I pinged him a DM, explaining that I had a proposal that could be relevant to his research interests, and asked if he’d be keen to take a look. He was, so we Skyped and exchanged emails in which he advised me on how best to fine-tune the proposal.

I got up at 5am every day that week to get it ready for submission. The university accepted it and miraculously there was full funding available.

I quit my startup job, and the rest is history. I’m now happily immersed in a research topic that I find meaningful, while also developing new skills in Python, network analysis, machine learning and statistics.

I’m eventually planning to go back into industry rather than continue in academia, but these skills will be invaluable whichever route I choose to take.

Why I’m taking a ‘data-driven science’ approach to research

In the age of big data, many new debates have emerged about the ‘best’ approach to research.

Some scholars argue there’s no longer any real need for theory, and claim that we should allow the ‘data to speak for themselves’. Others argue that all data carries inherent bias. That means we need knowledge of existing theory to provide the context necessary for meaningful understanding.

This is especially important in the social and political sciences, where big data researchers seek to understand complex human phenomena such as wars, genocide or racism, using massive computational datasets. It’s not easy for quantitative big data models to shed new insights on areas like these without drawing on existing knowledge, which may still be relevant even when dating back decades.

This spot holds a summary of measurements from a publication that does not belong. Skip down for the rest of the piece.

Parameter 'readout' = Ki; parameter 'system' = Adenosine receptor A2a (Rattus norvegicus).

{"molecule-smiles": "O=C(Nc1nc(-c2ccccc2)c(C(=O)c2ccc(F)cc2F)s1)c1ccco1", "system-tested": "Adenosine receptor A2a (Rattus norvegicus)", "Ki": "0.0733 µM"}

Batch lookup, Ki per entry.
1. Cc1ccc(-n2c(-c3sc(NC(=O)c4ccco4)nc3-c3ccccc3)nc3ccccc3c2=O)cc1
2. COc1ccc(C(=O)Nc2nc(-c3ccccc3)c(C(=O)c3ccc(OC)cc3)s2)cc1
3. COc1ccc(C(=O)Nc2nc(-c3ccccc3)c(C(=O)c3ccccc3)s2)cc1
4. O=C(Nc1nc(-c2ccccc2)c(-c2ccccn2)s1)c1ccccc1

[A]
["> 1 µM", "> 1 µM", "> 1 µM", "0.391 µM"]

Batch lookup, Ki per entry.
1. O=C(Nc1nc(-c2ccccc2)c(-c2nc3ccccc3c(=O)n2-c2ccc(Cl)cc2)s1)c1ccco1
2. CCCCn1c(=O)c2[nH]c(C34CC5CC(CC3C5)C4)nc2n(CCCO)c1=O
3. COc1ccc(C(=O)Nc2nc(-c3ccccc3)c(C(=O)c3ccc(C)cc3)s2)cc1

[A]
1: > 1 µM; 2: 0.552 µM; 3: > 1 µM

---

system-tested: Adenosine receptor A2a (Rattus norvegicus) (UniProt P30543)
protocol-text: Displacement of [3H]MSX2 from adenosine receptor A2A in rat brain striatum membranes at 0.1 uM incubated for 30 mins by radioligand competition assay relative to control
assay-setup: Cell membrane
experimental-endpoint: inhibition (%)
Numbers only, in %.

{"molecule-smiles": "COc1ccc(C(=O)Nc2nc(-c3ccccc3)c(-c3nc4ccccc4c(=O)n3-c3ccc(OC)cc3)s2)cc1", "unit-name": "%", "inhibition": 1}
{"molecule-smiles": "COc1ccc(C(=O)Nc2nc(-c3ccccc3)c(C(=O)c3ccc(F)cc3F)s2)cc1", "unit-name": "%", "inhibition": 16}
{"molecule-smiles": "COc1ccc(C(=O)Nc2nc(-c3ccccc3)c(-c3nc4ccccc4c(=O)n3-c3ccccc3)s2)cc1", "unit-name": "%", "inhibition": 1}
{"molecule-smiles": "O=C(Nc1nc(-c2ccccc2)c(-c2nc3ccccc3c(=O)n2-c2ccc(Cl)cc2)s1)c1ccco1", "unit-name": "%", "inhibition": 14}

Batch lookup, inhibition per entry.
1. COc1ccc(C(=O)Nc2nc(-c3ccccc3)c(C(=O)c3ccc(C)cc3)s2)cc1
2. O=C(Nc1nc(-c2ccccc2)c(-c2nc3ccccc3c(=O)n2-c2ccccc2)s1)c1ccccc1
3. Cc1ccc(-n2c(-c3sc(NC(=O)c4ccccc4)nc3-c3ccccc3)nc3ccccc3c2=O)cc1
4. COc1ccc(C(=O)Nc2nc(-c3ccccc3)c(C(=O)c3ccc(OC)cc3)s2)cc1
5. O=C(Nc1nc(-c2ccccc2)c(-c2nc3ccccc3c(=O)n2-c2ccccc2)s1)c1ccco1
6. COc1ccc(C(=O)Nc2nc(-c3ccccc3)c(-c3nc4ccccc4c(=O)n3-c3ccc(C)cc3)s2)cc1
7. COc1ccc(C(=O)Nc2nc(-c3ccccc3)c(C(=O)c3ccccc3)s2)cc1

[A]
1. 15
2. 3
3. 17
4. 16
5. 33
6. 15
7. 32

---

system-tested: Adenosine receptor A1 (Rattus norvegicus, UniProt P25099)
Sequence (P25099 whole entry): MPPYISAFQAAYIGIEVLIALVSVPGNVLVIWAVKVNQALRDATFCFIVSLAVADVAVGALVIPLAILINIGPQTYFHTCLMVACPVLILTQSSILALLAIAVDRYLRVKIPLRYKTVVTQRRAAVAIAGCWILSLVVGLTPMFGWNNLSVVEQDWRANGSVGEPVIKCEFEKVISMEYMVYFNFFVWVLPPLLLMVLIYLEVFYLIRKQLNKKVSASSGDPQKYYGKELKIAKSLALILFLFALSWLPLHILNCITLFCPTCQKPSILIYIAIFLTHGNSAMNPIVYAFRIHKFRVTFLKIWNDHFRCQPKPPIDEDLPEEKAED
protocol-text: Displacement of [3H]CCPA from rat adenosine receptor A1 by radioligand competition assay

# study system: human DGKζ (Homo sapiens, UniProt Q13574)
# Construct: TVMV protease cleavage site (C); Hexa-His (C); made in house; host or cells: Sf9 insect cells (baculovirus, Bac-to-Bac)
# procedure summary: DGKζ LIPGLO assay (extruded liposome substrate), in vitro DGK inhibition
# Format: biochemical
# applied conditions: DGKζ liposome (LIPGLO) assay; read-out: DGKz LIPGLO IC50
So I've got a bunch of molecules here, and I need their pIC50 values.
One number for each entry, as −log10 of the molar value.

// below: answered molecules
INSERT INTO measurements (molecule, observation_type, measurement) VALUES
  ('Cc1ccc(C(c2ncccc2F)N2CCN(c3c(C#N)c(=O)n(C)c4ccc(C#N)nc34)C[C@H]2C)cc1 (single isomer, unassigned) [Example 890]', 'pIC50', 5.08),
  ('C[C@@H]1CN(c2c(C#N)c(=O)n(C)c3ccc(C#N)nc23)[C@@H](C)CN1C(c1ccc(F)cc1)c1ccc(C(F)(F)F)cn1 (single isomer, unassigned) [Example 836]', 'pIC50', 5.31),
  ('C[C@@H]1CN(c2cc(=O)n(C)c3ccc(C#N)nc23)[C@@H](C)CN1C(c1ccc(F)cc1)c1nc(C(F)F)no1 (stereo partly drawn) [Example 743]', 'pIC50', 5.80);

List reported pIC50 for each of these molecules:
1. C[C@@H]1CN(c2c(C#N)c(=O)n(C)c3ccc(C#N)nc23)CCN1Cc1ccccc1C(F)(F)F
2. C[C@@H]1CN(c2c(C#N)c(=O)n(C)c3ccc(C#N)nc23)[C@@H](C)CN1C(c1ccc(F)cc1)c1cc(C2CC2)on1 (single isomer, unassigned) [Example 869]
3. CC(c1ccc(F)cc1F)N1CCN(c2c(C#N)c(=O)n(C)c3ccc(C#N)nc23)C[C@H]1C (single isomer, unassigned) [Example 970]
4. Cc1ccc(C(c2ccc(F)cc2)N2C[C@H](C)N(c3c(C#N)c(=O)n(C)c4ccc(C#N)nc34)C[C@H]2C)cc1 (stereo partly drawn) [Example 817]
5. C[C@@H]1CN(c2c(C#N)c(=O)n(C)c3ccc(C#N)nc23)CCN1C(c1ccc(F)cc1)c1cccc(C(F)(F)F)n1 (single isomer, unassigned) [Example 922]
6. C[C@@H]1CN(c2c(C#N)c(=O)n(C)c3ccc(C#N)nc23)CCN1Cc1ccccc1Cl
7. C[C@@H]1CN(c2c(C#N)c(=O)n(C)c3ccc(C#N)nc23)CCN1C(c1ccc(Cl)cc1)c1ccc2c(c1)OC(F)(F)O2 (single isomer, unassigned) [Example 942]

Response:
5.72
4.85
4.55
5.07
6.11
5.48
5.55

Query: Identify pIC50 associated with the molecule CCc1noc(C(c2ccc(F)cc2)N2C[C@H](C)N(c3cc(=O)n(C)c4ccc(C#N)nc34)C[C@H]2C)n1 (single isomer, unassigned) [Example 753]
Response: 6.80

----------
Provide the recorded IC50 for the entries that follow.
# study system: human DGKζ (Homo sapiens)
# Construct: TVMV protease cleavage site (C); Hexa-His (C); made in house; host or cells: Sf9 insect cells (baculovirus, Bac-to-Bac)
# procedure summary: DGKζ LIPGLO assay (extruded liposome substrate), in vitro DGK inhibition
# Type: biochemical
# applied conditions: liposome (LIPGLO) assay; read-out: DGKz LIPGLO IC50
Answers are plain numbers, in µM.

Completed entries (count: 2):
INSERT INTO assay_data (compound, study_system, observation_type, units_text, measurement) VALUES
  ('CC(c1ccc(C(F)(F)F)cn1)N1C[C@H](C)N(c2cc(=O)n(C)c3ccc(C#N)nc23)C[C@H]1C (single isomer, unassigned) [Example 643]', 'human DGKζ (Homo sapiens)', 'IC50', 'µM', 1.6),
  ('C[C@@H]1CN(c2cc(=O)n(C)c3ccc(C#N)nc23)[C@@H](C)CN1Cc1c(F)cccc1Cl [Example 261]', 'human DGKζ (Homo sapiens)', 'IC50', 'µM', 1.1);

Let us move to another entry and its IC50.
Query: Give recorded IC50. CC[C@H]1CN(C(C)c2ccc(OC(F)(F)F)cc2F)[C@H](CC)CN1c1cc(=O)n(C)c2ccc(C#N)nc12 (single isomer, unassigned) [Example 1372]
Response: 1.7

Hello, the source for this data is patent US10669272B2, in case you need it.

Boyd and Crawford (2012) support this view in their claim of an ‘arrogant undercurrent’ in the field of big data research that’s all too hasty to sideline older forms of research. For example, the process of cleaning a large social media dataset, e.g. from Twitter, is ‘inherently subjective’, as the researcher decides which attributes to include and which to ignore.

With these debates in mind, I’ve decided to use a ‘data-driven science’ approach in my PhD research. That means using existing behavioural science theory as a foundation to help me interpret findings in large-scale social media datasets, and blending qualitative methods with big data approaches based in computational social science.

It means I’ll need to get better at programming (Python is my language of choice), and venture into the exciting new world of machine learning. At the same time, I won’t abandon older forms of research methods (such as interviews), if they seem the right fit for the job.

In this blog, I’ll discuss the code I’m using in my research as it evolves (yes, there will be code snippets!) I’m relatively new to programming, so it’ll be a learning journey of sorts, probably with its fair share of mishaps and zig-zags.

I’m also fascinated by the many areas of social and political life that technology has affected, so expect a smattering of posts with musings about AI, ethics, life and so on. I’m looking forward to interacting with the community and having some interesting conversations.



Boyd, D., & Crawford, K. (2012). Critical questions for big data: Provocations for a cultural, technological, and scholarly phenomenon. Information Communication and Society, 15(5), 662–679.

Kitchin, R. (2014). Big Data, new epistemologies and paradigm shifts. Big Data & Society, 1(1), 205395171452848.